Solar eclipse of July 22, 1990
|Solar eclipse of July 22, 1990|
|Type of eclipse|
|Duration||153 sec (2 m 33 s)|
|Max. width of band||201 km (125 mi)|
|Saros||126 (46 of 72)|
|Catalog # (SE5000)||9487|
A total solar eclipse occurred on July 22, 1990. A solar eclipse occurs when the Moon passes between Earth and the Sun, thereby totally or partly obscuring the image of the Sun for a viewer on Earth. A total solar eclipse occurs when the Moon's apparent diameter is larger than the Sun's, blocking all direct sunlight, turning day into darkness. Totality occurs in a narrow path across Earth's surface, with the partial solar eclipse visible over a surrounding region thousands of kilometres wide.
In Finland the solar eclipse occurred during sunrise and enabled observation and photography without protective glasses, which was however hampered by strong clouds. The Sun was totally eclipsed in Helsinki.
Solar eclipses 1990-1992
|Ascending node||Descending node|
|121||January 26, 1990
|126||July 22, 1990
|131||January 15, 1991
||July 11, 1991
|141||January 4, 1992
|146||June 30, 1992
|151||December 24, 1992
It is a part of Saros cycle 126, repeating every 18 years, 11 days, containing 71 events. The series started with partial solar eclipse on March 10, 1179. It contains annular eclipses from June 4, 1323 through April 4, 1810 and hybrid eclipses from April 14, 1828 through May 6, 1864. It contains total eclipses from May 17, 1882 through August 23, 2044. The series ends at member 72 as a partial eclipse on May 3, 2459. The longest duration of central eclipse (annular or total) was 5 minutes, 46 seconds of annularity on November 22, 1593. The longest duration of totality was 2 minutes, 36 seconds on July 10, 1972.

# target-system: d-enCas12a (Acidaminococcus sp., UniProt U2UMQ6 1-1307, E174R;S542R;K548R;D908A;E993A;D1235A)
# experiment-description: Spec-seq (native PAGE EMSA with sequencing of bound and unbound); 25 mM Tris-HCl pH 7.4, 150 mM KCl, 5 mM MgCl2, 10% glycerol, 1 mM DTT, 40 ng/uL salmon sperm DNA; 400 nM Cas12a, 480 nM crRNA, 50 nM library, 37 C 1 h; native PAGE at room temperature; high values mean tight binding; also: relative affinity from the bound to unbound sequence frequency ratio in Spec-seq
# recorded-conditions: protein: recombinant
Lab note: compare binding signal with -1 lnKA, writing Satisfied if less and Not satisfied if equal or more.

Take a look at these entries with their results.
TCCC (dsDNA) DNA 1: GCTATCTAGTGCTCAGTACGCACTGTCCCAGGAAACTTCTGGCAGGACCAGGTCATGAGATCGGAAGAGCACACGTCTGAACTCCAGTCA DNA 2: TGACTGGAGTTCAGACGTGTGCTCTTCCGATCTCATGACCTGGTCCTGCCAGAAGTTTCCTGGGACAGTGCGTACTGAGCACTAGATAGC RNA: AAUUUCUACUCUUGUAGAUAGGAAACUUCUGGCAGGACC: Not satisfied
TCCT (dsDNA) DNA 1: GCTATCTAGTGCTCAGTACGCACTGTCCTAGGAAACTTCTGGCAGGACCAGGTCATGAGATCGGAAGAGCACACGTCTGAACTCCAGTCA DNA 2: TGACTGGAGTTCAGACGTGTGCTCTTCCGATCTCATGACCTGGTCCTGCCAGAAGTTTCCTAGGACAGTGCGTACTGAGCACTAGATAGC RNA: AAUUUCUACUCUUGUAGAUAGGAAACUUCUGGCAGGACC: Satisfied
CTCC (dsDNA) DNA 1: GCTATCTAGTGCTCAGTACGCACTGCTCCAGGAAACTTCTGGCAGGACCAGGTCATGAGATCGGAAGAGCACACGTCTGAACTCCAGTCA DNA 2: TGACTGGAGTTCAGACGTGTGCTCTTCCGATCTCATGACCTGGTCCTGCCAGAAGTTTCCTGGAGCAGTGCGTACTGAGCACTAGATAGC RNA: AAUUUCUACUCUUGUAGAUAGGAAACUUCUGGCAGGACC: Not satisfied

The metonic series repeats eclipses every 19 years (6939.69 days), lasting about 5 cycles. Eclipses occur in nearly the same calendar date. In addition the octon subseries repeats 1/5 of that or every 3.8 years (1387.94 days).
- Earth visibility chart and eclipse statistics Eclipse Predictions by Fred Espenak, NASA/GSFC
- Prof. Druckmüller's eclipse photography site
- Druckmüller in Chukotka, Soviet Union
- in Russia
- in Russia (2)
- Russian scientist had no successful observation of the eclipse
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